After 15 years of making music I’ve finally worked out how to practice effectively. I warm up well, I play lots of scales, I improvise, I play fun pieces of music and I work on serious repertoire. These are all things I used to do throughout highschool and uni, but with one huge difference. My practice regime no longer contains shame.
Shame and negative self talk have pretty much always been part of my practice. I remember when it first started, towards the end of my time with my first teacher. She would get frustrated if I didn’t show exponential improvement lesson to lesson, and after several terms of her inappropriate attitude I was ready to quit.
My second teacher did a brilliant job at catching me up, and rebuilding my confidence, however, because I was relentlessly throwing myself at AMEB exams we never really “caught up” to where I was “supposed” to be. I was always flying by the seat of my pants, and because I practiced I was able to improve just enough to get the marks I desired.
This pattern continued all through highschool, into uni and after uni. There were some practice sessions at uni where I’d lock myself in the practice room and cry. I would cry because I had so much repertoire, and so many assignments. I would cry because I didn’t think any of my work was fully up to scratch and I would feel so ashamed about my lack of knowledge. I was a musician, studying my favourite instrument with one of the best tertiary teachers, and I still seemingly couldn’t play the way I wanted to.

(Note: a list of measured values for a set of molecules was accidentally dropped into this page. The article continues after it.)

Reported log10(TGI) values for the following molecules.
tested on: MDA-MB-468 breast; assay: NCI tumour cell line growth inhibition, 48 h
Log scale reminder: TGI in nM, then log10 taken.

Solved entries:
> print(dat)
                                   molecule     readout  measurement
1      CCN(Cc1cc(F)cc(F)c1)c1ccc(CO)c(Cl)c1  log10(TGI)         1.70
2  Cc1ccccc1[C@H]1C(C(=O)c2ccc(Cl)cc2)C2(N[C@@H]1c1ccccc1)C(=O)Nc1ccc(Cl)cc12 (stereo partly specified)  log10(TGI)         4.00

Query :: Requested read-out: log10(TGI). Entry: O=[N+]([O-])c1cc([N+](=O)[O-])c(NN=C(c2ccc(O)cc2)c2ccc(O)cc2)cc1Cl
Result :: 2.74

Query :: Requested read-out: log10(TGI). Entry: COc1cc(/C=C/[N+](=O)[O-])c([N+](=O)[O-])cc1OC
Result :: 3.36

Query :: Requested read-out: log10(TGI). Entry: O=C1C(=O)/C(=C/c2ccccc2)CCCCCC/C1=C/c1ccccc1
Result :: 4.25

The negative self talk became worse as I exited uni and started on my path to learn the language of jazz. My scales have never been great, and to play jazz well, they need to be really really REALLY good. The pattern of frustration, shame and tears during practice I’d found in the university practice rooms followed me home. I would sit in my room, practice, beat myself up over the fact I was struggling, which in tern would make me play worse and not absorb information, which in tern would make me beat myself up.
After months and months of this cycle I stopped practicing. I was still playing, and teaching, so my level never deteriorated, but I stopped playing at home and actively trying to improve my craft. I did this for over a year until I picked up ukulele and relearned how slow, healthy musical progress feels.
The biggest secret to practising effectively is to first accept where you are musically, then proceed to give yourself the space and the time to slowly work on the issues you’re trying to fix. With scales (aka my problem area), I broke down the process until it was ludicrously easy. I only practiced 1 octave across all 12 keys until I felt comfortable. If I was getting frustrated I would take a break. Most importantly if I didn’t feel like practising I wouldn’t.
I let myself have the space to be bad at something I “should” have been good at.
There’s a reason why we call it “playing” music. It’s supposed to be fun. Practice is not fun or fulfilling when its filled with shame.
Speaking of mental health things! I was recently interviewed for cut common’s mental health series! You can read that interview here